What is the funniest thing that has happened to you recently?

 

Maybe a bit more slapstick than you’re looking for, but I split the crotch of my pants at work. It was a small tear, and I live twenty miles from the office. I spent my day behind my desk and prayed nobody needed me elsewhere.

 

What is your least favorite thing about humanity?

 

I don’t care for the way we’ve devolved into a kind of personal anarchy. The world seems to function around getting what we want and not what we earn. People throw tantrums, lie, accuse, and more to get what they want. There is no reverence for honor, respect, decency, and personal responsibility these days.

 

If I were to poll everyone that knows you, what percent would not be a fan of yours? Then, if I were to interview these people, what words would they most frequently use to describe you?

 

I’d say about half would not be fans. This has more to do with my paycheck job than anything else. Quite often, when I do my job well someone isn’t happy. They might call me nit-picky, draconian, and punitive. (We never talk about the paycheck job in the writer world. I have two lives and try to keep them separate.)

 

What is your writing Kryptonite?

 

Noise and distraction. I need to concentrate to write well. I manage a bit of short form with peripheral noise, but I don’t have to keep as many details straight like major character arc, tracking of time, etc.

 

What does literary success look like to you?

 

A little bit of extra income, like I mentioned earlier. I can put out about three books every two years. As long as I keep improving my craft I’m pretty happy.

 

What’s the most difficult thing about writing characters from the opposite sex?

 

Concentrating on the idea that they are the opposite sex. When I find myself doing that, I stop myself and rewrite. Worrying about specific issues is usually wrong. Little things are okay to weave in, like a woman needing a restroom instead of a tree.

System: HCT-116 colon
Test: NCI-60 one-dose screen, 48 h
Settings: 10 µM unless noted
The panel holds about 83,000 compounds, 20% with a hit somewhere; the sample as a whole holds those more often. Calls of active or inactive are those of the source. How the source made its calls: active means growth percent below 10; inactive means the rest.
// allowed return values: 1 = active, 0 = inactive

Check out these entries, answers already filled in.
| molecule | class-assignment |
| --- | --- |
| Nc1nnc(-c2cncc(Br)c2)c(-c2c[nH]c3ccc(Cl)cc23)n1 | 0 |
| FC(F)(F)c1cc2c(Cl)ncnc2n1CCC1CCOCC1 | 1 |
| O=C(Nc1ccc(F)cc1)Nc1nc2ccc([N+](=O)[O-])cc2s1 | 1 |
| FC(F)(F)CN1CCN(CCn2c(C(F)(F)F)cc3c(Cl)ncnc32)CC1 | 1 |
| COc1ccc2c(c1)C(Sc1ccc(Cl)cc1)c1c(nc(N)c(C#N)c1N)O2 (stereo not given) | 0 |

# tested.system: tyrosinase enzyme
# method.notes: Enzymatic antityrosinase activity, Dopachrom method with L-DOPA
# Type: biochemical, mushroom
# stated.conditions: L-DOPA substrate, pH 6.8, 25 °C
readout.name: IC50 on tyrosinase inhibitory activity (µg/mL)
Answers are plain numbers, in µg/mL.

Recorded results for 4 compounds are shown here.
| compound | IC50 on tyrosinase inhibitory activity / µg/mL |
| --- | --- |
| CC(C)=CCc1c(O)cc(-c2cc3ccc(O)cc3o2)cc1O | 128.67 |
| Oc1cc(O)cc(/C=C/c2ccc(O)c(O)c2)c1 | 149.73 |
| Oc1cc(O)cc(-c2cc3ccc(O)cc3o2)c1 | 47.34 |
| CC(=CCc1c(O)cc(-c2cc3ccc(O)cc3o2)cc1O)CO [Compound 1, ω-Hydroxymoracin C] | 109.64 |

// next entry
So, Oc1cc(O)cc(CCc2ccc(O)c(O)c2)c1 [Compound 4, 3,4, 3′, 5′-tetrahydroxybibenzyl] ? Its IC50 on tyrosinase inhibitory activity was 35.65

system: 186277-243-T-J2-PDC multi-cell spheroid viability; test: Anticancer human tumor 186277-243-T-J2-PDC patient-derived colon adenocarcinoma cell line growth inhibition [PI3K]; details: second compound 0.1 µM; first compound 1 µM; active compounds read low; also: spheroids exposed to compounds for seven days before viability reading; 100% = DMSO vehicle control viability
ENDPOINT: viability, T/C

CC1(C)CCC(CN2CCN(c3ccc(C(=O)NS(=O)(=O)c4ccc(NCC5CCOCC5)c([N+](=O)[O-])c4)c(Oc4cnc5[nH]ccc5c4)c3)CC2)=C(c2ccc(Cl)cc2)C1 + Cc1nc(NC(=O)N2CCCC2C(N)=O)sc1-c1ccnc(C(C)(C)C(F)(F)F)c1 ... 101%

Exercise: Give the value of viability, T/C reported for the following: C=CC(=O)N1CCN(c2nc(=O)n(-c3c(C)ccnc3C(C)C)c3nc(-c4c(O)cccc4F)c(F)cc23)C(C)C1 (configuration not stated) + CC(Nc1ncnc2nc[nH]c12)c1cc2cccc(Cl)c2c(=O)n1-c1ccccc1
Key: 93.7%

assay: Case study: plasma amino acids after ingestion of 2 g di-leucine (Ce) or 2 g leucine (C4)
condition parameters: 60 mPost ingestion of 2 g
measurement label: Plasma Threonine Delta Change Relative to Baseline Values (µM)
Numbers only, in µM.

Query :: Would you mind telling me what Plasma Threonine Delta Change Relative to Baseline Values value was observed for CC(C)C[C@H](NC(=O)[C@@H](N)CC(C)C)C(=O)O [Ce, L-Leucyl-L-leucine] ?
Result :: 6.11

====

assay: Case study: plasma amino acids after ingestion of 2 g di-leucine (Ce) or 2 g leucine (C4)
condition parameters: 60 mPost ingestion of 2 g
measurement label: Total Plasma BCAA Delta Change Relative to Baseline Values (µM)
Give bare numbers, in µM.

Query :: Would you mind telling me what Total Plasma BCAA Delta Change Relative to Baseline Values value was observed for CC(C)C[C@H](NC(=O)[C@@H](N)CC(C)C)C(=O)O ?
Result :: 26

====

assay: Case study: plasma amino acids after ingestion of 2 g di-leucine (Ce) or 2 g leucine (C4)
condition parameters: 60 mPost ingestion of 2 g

I’ve been told that I write female characters well. I just treat them like people, and write them like that.

 

What one thing would you give up to become a better writer?

 

I could sluff off all the bad things here, but I don’t think that’s what we’re going for. My life is pretty darned good right now. My paycheck job keeps the lights on, and I have a great family. I wouldn’t give up any of those things. Writing is important to me, but it’s a sideline to the main things. I guess I’m not giving up anything. I’ll get there through hard work and dedication.

 

Do you believe in writer’s block?

 

No. There are times when a plot issue will stall me, a bit of thought is needed. I use those time to switch to short form, and the answer usually comes to me. Other times, I bull through the problem.

 

What was an early experience where you learned that language had power?

 

I overheard my grandfather talking about me once. I was quite young, and he said I could carry on an intelligent conversation about almost any topic. The way he said it told me that was important.

 

***

 

Thanks for inviting me to your blog, Vashti. These were some tough questions, and I love a good challenge. I’m serious about a character interview too, whenever you’re ready.

Craig has a large body of works that you can check out on Amazon. His books are unique, fascinating, and well-written. He sells them at a price that is well worth the risk of buying.

Here are some reviews on The Experimental Notebook of C. S. Boyack I: